Reducing voltage from a computer power supply

Discussion in 'The Projects Forum' started by Robert W. Boyle, Feb 20, 2009.

  1. Robert W. Boyle

    Thread Starter New Member

    Feb 20, 2009
    2
    0
    I have an old IBM computer power supply; works on AC or 12 V DC. Output is 16.78 VDC. I would like to reduce the output to 15 VDC, to run a newer Toshiba computer from 12VDC in an RV. Can I do this with a resistor? If so how do I calculate the value? Hoping make a short cable with a socket for the old plug - resistor - new plug. Is this a way to go?
    Thanks - Doc
     
  2. leftyretro

    Active Member

    Nov 25, 2008
    394
    2
    The problem with using a resistor is that the desired voltage drop is only valid at one specific current draw and your lappy will vary it's current demand depending on drives running or not, CPU load changes, etc. The easiest solution for your case it to wire two series diodes between the positive output of the supply and the positive input to the laptop. Both diodes wired in the same direction with the cathode end to the laptop. By the way you will have to see if the current capacity for your IBM power supply is equal or higher then what the Toshiba requires, it's not just about the voltage but also the current requirements to insure compatibility.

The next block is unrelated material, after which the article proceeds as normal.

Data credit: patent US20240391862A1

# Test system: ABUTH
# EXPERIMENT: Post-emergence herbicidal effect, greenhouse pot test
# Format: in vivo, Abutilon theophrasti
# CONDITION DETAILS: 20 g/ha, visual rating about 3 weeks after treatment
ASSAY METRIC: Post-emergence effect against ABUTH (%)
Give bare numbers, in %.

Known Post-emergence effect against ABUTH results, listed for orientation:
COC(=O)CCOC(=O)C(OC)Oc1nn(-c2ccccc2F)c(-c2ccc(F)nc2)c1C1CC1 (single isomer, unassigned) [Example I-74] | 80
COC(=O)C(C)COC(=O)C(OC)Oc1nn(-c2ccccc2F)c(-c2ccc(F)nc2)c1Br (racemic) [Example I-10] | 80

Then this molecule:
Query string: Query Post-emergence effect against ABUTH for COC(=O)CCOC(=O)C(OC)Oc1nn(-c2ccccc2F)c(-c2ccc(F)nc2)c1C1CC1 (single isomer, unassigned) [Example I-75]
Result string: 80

That aside I suspect your laptop would most likely run fine just wired to the 16.78 volt as that is just a 12% increase and probably within normal tolerances for the laptop. But a couple of series diodes will drop the voltage around 1.4 vdc. Be sure the diodes current rating are also equal or greater then the max current the laptop will draw.

    Lefty
     
  3. mik3

    Senior Member

    Feb 4, 2008
    4,846
    63
  4. Robert W. Boyle

    Thread Starter New Member

    Feb 20, 2009
    2
    0
    Thanks to Lefty and Mik3, Issue resolved for me. Prompt help greatly appreciated, Great Forum!!
    Doc
     
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